ATRP allows the synthesis of well defined polymers with molecular weights up to ~ 150,000-200,000. At higher molecular weights, normal bimolecular termination becomes significant especially at very high conversion and results in a loss of control. There also appears to be slow termination reactions of Cu2+ with both the propagating radicals and polymeric halide.
Block Polymers by ATRP:
There are two methods by which block copolymers are synthesized via ATRP; the one pot sequential and isolated macro-initiator method. In one pot sequential method an AB diblock copolymer is produced by polymerizing monomer A. Monomer B is then added when most of A has reacted. In the isolated macro-initiator method, the halogen terminated poly A (RAnX) is isolated and then used as an initiator (the macro initiator) together with CuX to polymerize monomer B. RAnX is usually isolated by precipitation with a non solvent or some other technique. The halogen terminated macro initiator is typically quite stable and can be stored for long periods prior to use in forming the second block. Usually the reaction is carried out to 90% conversion because the normal bimolecular termination steps in as the monomer concentration falls. This is true for both methods.
The one pot sequential method has the disadvantage that the propagation of the second monomer involves a mixture of the second monomer plus unreacted first monomer. The second block is actually a random copolymer. The isolated macro initiator method works best, since it avoids the ‘contamination’ of the second block.
US patent 6762263 [Callais, Peter A, et al] discusses a method to form block polymers for use in high solids coatings.
7.34g of MONAMS (monoalkoxyamine-5) and 20g of ethyl benzene are charged to a 100 ml jacketed stirred glass reactor equipped with thermocouple, reflux condenser and nitrogen. A mixture of monomer is prepared separately consisting of 52g butyl acrylate, 20 g 2-hydroxyethyl acrylate, 8g styrene. Once the reactor and contents reach 120°C, monomer mix is pumped continuously into the reactor at a constant rate of 0.22g/min; such that the reactor feed time is 5 hours. After monomer addition is complete, the polymerization reaction is allowed to continue for an additional 8 hours at the same temperature. The progress of the reaction is monitored by sampling at regular intervals. At the end of the reaction time the reactor is cooled to ambient temperature, the resin is collected by standard techniques and submitted for residual monomer analysis by gas chromatography and molecular weight analysis. After one hour post feed, total residual monomer was 9.9% by weight, Mn was 3500 and molecular weight distribution was 1.2. At the end of the 8 hour period, total residual monomers were 0.9% by weight, Mn was 3900 and molecular weight distribution was 1.4.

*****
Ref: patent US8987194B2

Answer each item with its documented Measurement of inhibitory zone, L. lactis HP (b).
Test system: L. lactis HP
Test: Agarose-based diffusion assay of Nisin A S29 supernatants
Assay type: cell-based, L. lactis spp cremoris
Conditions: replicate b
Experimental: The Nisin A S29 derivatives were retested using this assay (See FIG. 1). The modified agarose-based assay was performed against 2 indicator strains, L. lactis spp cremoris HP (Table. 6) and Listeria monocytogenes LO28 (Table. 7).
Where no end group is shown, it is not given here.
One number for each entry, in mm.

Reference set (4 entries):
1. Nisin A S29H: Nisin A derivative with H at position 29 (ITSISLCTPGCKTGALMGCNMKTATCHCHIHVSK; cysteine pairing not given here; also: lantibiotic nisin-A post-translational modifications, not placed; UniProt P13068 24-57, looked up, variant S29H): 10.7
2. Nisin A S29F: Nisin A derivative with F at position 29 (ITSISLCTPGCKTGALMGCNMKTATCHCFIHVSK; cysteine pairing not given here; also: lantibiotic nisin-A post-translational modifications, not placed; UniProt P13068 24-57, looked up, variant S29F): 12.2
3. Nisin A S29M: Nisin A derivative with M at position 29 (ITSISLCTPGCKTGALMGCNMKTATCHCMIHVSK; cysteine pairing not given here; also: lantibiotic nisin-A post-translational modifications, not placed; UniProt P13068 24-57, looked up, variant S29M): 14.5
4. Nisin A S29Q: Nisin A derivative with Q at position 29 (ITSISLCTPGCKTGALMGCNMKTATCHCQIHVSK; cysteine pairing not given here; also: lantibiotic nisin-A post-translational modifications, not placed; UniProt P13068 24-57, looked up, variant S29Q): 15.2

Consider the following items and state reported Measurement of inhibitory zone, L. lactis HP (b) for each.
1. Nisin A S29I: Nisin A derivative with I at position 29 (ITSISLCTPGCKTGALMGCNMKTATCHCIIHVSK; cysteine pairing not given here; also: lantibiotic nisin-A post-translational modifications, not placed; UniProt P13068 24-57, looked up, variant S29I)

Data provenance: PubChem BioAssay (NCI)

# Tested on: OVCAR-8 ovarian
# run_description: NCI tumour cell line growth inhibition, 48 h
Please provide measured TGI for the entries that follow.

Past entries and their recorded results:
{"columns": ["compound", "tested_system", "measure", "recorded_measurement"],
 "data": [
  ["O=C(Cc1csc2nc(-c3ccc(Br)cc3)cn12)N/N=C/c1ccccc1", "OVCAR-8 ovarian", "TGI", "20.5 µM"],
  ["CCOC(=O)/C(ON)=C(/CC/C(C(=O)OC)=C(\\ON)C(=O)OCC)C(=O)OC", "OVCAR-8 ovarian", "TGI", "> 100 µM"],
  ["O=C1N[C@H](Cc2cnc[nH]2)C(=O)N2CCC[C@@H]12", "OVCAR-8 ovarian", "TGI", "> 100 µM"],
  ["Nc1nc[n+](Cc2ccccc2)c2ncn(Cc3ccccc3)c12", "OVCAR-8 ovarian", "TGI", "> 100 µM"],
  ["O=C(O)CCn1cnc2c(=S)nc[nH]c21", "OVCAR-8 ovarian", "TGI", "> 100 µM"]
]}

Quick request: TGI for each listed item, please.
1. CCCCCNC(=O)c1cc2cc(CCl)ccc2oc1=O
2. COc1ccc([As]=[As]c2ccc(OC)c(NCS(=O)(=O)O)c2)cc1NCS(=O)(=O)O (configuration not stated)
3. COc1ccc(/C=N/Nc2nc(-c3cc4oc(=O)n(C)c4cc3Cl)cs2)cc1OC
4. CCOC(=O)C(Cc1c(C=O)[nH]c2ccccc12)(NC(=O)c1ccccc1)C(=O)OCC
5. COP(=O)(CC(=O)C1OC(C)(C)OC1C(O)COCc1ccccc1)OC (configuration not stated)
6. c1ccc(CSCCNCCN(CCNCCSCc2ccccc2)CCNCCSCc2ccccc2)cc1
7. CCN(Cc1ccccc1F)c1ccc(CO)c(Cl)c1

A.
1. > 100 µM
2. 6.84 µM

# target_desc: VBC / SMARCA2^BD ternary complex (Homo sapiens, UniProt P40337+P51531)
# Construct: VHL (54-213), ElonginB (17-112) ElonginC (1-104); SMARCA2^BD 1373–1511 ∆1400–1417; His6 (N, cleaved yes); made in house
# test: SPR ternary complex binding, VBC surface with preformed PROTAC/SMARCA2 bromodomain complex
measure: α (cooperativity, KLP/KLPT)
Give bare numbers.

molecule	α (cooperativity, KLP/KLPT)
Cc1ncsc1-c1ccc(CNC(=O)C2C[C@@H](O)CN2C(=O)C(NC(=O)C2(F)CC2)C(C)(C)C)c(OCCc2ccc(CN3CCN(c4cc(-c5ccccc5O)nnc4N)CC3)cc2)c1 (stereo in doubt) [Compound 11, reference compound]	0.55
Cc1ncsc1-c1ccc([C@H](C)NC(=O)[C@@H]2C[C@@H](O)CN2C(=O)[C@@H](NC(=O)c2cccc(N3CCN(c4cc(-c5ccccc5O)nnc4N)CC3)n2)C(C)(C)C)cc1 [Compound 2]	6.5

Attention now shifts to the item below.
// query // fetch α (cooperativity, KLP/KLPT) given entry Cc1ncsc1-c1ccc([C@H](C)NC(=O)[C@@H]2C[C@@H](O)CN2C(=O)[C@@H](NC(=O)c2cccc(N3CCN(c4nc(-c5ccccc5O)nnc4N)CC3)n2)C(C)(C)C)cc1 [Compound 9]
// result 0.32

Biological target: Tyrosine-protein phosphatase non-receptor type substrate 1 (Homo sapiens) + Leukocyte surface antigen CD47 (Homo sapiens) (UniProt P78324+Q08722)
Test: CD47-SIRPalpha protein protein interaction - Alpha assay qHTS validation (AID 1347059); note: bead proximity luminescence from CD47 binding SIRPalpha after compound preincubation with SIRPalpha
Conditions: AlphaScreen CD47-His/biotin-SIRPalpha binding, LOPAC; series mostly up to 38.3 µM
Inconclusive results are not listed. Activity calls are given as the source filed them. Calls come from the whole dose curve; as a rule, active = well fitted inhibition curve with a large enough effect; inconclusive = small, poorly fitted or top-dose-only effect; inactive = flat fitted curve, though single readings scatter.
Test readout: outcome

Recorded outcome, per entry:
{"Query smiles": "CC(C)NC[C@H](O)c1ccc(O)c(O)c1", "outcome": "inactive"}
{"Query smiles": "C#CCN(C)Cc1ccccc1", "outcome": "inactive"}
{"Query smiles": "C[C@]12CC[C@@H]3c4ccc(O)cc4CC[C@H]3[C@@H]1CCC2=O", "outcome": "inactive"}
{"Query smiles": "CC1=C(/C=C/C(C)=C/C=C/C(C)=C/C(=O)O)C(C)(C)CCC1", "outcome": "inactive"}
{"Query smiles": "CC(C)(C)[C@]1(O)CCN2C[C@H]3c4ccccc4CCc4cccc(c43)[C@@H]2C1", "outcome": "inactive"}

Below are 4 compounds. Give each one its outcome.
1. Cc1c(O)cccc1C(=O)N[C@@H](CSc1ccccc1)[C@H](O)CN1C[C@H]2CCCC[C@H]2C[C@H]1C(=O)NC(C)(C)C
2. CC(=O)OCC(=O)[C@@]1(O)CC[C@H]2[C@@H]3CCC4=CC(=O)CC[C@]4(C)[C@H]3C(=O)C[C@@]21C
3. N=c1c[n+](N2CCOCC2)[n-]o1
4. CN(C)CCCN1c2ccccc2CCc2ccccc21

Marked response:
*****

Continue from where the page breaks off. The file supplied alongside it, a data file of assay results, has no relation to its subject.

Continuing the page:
ATRP offers good possibilities to control chain topology. The catalytic system is crucial in degree of control. Halide exchange offers degree of freedom in rate/ polydispersity. Ligands of catalyst influence course of reaction significantly. ATRP is a useful method in synthesis of well defined block polymers for use in high solids, low VOC coatings.
1. Matyjaszewski, K, Chemical reviews 2001,101,2921-2990.
2. Hong, S.C. Macromolecules 2002, 35, 7592-7605.
3. Principles of Polymerization, 4th edition, by George Odian.
4. Polymer Chemistry, 3rd edition, by Malcolm Stevens.
Is there a topic you would like discussed? Contact us by e-mail at email@example.com.
|September 10-14, 2007 Basic Composition of Coatings This course provides an overview of the components of paint and how they work. Participants are also introduced to methods for testing and manufacture of paint.|
|October 22-26, 2007 Introduction to Paint Formulation This course provides techniques used in|
formulating paint from raw materials. It involves formulating and making paint in the laboratory, "Hands on!"
July 16-18, 2007 Introduction to Coatings Composition and Specifications This two and a half day course is designed for the new coatings person is fields such as sales, marketing or production.